Back when schools let out for summer vacation, it kind of seemed like the 2021 back-to-school season might feel mostly normal, didn’t it? Case rates were way down, children 12 and up were vaccine-eligible, and things just felt...calmer. But as the Delta variant has driven a new surge in cases in many parts of the country (and all over the world) this summer, everything about the return to school has gotten more confusing—and concerning.

The vast majority of kids are going to be back in school buildings come September. There’s a lot of evidence now that in-school transmission of Covid-19 tends to mirror community transmission rates; in other words, Covid-19 spread can and does happen in schools, but it doesn’t seem to happen in schools more than any other setting in a community. On top of that, we now know that preventative strategies like masking make a big difference in transmission (in schools as in other settings). Given that, what will school look like in the fall? How will our kids be kept safe, and what should we actually be worried about?

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What Parents Need to Know About COVID-19 Vaccines

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We’re reading all the news so you don’t have to.


Here are the top issues on our minds:

To mask or not to mask? The CDC recently updated their mask guidance for schools, encouraging all students and teachers—regardless of vaccination status—to wear a mask indoors. This was a shift from their earlier guidance that only unvaccinated students and teachers needed to wear masks at school. While individual states and school districts are still likely to establish their own official rules, masking up in school makes good sense, especially while case counts are on the rise. (This is probably true even for vaccinated teens. And since we know teens love being told what to do, that should be easy, right?) Bottom line: Masks should be on your back-to-school shopping list...again. Here are some kid-sized ones we recommend.

When can kids under 12 get vaccinated? The FDA has asked vaccine manufacturers to provide four to six months of follow-up safety data on younger age groups before they’ll consider approving Covid-19 vaccines for children under 12. More data is good. More waiting is, of course, bad. Don’t expect to see any jabs in little arms until winter. Happy holidays?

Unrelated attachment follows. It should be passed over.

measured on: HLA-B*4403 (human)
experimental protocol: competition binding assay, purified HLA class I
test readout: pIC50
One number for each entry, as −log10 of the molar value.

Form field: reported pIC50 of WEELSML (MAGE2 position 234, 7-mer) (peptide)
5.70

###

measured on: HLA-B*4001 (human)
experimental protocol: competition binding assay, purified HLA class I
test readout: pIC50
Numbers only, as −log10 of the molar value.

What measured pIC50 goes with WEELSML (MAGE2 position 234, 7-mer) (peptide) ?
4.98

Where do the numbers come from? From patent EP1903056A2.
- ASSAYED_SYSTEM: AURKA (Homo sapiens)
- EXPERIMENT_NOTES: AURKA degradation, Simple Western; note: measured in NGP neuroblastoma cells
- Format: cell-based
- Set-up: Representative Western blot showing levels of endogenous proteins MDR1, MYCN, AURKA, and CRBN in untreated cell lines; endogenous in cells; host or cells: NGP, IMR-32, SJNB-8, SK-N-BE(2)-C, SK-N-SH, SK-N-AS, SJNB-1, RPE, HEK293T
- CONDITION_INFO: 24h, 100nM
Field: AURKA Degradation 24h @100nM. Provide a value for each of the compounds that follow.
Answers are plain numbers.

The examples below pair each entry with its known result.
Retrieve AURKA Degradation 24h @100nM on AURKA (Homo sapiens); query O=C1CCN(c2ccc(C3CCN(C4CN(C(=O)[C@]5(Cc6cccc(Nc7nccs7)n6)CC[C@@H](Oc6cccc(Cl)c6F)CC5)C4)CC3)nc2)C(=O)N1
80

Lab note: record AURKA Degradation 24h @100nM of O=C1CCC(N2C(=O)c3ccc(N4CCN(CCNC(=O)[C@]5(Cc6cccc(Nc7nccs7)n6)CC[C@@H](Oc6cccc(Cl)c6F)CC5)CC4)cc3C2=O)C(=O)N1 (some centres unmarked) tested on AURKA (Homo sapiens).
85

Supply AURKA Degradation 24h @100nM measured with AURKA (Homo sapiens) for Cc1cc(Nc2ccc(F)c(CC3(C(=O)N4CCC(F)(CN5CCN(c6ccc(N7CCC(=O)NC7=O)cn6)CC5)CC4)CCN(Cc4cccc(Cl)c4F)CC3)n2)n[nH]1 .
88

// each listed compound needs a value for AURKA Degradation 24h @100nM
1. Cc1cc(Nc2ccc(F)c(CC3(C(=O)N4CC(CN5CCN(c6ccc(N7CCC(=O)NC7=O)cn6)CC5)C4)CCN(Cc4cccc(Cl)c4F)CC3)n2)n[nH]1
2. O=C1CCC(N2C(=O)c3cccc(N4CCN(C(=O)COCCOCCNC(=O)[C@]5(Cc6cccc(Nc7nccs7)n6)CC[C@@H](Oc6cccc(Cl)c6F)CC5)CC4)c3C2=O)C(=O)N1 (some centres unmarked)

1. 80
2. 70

Does distance really matter? The CDC says “at least three feet” of distance between students is ideal, but they also say it’s okay if this isn’t possible—and it won’t be in many classrooms and cafeterias. This isn’t super reassuring for a lot of parents. Here’s how we see it: We know by now that Covid-19 spreads through both up-close interactions and through tiny particles floating through the air. In other words, being three (or six, or ten) feet apart isn’t a guarantee of protection, even if you can pull it off. It’s definitely better if our kids aren’t sneezing on each other (this is always true, isn’t it?), but good ventilation and masks are just as important—if not more so—than any precise amount of distance between desks.

But what about lunch? So we’re prepared to send our kids to school in masks, but what about those crowded cafeterias? Kids (and teachers) have to eat. We expect to see schools doing what they can to make this as safe as possible, but the reality is it won’t be perfect. Some best practices include keeping students as distanced as possible given the available space, and keeping seating arrangements consistent so that in the event of a positive case, close contacts will be minimized. Your school leaders might have other creative ideas (or be open to yours!), so don’t be afraid to ask. It also might be worthwhile to choose a good water bottle with a straw, so your child can drink while keeping their mask at least partially on.

Will schools close and return to virtual learning at some point next year? We...hope not? Certainly, it’s still possible that individual classrooms will go virtual periodically due to a positive case, or that small groups of students will need to quarantine and learn from home for a couple weeks here and there. We hope these won’t cause major disruptions, and we wouldn’t expect to see widespread closures again. But as always, we’re not epidemiologists over here; we’re just parents reading the news.



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Apr 8, 2021

What Parents Need to Know About COVID-19 Vaccines

We’re reading all the news so you don’t have to.

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